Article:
I drove to Lake Louise, but it was too wet and rainy to climb. So I grabbed a rain jacket and went for a walk/hike. I didn’t really know what I was getting into, but I found myself at Saddleback Pass and just a little below the Fairview Mountain summit. If I made it this far, I was going to take it all the way.
In my hasty start, I didn’t bring up any water but thankfully there was some snow up on the mountain. There was also some very healthy looking flowers up there. Finding plants in barren rock is always fun and a little inspiring. Nothing else lives here, but this little thing pushes through with style.
The view at the summit is definitely worth the hike. Fairview is a good name for the mountain.
Today I got up and made my way to the climbing area at the back of the lake. After waiting a little, I saw a group carrying ropes come up the trail. Once they saw I had my gear too, they welcomed me into their group.
We started off with some easy 9 and low 10s for warming up. The rock here is quartzite and a little tricky. A couple of climbs in, and the rock started to make more sense. I followed two of the more experienced climbs over to an overhanging 11a.
I followed on top rope and was pretty close to “tronsighting” it. I blew it at the end of the overhang when I couldn’t see my feet. There was a foot pocket that I missed. The climb didn’t end at the lip of the roof though. There was a balance-y section past a flake. To help keep my balance, I jammed my head into the wide flake. Not a standard climbing move, but it worked and provided a good pun or two.
A couple my partners were on an 11b crack climb. I belayed them a bit and then gave it a shot. There is a pretty tricky move right at the start. If I could get past that, I could do pretty well on the route. Unfortunately I was not able to pull that move. I need to improve my hand jam technique.
I ended the day on a sweet 10b route. One of the more amazing climbs I have sent. It starts on a really thin slab, then pulls through two roofs leading you into an dihedral and then across the arete to face moves to the finish. Getting to experience so varied climbing on a single pitch is rare. 37 meters of awesome. Though getting down was a little interesting, even with a 70 meter rope. A great climb to end the day.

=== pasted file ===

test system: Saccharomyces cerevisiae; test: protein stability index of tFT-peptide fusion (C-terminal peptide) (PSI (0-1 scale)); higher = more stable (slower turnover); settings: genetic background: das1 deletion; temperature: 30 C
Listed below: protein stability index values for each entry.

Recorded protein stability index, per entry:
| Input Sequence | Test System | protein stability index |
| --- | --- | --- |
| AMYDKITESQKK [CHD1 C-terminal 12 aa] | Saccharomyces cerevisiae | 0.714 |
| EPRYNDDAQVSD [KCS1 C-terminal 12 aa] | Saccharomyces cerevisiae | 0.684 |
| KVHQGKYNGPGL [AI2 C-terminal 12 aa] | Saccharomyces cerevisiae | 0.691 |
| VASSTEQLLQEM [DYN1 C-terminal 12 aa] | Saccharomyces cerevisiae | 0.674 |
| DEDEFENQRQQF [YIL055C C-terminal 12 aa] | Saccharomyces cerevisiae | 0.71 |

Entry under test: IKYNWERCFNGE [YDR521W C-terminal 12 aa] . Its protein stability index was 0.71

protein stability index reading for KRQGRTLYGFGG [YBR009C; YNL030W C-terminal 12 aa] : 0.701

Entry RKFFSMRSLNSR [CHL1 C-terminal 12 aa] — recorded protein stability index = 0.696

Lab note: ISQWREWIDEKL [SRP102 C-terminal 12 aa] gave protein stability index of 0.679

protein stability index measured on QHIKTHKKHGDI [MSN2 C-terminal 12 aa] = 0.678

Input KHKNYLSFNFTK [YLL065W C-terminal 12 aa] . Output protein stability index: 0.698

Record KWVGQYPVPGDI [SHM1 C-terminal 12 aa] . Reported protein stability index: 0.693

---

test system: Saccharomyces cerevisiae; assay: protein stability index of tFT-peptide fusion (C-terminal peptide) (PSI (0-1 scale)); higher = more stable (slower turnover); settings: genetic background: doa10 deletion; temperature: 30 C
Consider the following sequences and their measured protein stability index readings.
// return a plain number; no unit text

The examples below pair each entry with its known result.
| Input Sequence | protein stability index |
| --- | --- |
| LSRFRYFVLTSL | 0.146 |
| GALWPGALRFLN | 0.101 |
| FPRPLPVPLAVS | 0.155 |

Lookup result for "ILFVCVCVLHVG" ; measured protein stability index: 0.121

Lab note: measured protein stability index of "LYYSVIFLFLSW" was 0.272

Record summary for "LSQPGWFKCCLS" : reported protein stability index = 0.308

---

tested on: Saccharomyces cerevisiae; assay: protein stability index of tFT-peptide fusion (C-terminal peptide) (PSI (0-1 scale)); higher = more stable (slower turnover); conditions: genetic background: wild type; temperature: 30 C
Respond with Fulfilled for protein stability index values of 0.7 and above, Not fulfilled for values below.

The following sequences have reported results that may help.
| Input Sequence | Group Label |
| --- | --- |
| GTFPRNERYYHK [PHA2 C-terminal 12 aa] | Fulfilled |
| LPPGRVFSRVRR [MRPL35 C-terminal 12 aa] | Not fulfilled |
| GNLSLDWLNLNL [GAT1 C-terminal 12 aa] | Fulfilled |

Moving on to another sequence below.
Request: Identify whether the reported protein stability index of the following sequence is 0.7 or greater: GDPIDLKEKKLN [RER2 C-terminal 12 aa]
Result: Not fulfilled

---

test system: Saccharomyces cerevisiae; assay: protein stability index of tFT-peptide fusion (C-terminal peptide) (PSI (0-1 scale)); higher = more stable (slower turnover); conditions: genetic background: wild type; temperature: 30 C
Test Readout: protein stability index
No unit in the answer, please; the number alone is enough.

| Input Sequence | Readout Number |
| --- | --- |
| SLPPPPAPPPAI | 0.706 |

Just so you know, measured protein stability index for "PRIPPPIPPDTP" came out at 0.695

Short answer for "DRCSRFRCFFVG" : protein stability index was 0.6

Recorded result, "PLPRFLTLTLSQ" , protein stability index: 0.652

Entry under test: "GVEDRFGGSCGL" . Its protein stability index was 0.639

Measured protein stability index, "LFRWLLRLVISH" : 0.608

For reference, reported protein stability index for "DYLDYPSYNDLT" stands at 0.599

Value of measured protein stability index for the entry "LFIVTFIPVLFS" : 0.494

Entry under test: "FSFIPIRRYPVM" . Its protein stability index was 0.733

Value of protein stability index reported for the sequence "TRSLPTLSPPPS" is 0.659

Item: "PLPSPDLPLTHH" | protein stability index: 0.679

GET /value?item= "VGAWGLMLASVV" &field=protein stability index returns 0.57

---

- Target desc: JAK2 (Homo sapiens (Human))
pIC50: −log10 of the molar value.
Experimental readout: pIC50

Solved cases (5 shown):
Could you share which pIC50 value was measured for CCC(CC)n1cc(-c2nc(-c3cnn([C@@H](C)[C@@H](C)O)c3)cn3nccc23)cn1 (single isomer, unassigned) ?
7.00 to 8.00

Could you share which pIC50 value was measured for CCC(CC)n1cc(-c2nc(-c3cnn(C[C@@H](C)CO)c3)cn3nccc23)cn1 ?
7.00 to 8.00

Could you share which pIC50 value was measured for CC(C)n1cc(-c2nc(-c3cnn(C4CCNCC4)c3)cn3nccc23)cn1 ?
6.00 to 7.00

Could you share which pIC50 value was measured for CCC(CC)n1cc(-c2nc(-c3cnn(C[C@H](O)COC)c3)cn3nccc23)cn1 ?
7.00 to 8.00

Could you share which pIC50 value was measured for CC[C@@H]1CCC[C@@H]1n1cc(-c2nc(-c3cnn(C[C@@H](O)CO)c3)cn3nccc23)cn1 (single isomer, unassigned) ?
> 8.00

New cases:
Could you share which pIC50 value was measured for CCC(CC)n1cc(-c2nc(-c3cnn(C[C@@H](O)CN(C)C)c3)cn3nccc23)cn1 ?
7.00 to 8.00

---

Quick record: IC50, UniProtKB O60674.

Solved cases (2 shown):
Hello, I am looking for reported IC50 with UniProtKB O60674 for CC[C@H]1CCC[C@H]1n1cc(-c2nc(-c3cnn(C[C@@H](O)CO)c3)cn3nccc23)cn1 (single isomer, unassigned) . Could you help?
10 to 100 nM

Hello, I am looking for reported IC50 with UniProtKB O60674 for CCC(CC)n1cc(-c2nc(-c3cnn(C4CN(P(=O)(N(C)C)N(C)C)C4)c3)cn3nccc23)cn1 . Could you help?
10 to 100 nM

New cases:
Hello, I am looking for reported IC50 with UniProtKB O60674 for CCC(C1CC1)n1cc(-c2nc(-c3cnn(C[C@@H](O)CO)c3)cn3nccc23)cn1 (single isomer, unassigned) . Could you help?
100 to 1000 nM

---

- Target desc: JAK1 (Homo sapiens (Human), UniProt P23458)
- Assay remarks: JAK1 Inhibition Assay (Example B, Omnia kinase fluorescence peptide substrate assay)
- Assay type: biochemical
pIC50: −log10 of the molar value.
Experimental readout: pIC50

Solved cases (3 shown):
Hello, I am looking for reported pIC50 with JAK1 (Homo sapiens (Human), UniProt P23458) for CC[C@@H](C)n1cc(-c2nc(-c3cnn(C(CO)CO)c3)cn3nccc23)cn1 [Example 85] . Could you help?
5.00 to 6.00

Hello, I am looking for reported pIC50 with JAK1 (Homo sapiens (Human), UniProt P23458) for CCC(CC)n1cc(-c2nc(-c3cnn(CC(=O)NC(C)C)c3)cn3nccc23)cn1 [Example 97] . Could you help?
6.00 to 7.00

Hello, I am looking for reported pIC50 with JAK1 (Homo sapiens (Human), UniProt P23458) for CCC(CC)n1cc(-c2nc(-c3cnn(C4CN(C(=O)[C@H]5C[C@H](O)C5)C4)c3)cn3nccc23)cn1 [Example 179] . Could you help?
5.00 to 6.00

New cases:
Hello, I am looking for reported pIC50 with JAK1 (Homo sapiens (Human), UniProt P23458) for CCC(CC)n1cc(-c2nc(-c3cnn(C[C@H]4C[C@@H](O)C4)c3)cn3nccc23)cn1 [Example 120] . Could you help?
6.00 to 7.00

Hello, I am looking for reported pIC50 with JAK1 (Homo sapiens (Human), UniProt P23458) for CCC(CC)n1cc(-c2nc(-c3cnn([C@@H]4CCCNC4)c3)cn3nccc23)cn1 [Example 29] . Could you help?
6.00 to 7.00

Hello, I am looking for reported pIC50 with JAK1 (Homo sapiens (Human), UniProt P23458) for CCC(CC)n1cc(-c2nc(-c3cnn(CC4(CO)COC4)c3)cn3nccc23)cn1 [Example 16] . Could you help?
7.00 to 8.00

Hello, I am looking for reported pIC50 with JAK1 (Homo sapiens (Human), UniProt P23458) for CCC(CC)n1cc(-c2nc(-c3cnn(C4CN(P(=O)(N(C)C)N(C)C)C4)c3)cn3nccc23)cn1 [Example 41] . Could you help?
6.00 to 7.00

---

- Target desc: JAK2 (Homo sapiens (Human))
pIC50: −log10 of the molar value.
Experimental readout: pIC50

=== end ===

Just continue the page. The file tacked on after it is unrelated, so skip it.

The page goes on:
Today I met up with some trad climbers. Well, one of them was a trad climber and he was teaching his friends how it works. Perfect fit for me since I want to learn trad too. He lead up an easy 5.6 and we all followed behind examining and yanking on his gear placements to learn what makes a good piece. One of his cams wasn’t good and popped out when he was being lowered. I was very pleased to find a placement that held even through the lower.
The rest of the day was pretty chill climbing. The emphasis was on technique instead of pushing the grade. But then at the end of the day we decided to go for a 10c. I was given the first lead and if I could get it, I would onsight my hardest grade yet. I found the crux about three fourths of the way up. A roof with a reachy layback with terrible feet perched over a ledge. The ledge part is what scared me.
I got a little past my bolt and then blew my foot. Oh, I had also backstepped the rope. So I flipped upside down as I hit the ledge below me. Miraculously I was not really hurt, though I was pretty shook up. Climbers watching me from another route mentioned that they were scared just watching it. I tried again and fell again. I didn’t backstep, but the rope swung me pretty hard into the rock and my toes took the brunt of the force. I hope I don’t lose my big toenail.
I was in a bit of pain so I lowered to the ground. My belayer took over and reached the top. Once I recovered a little I followed on toprope. I was extremely glad to end the day conquering that route.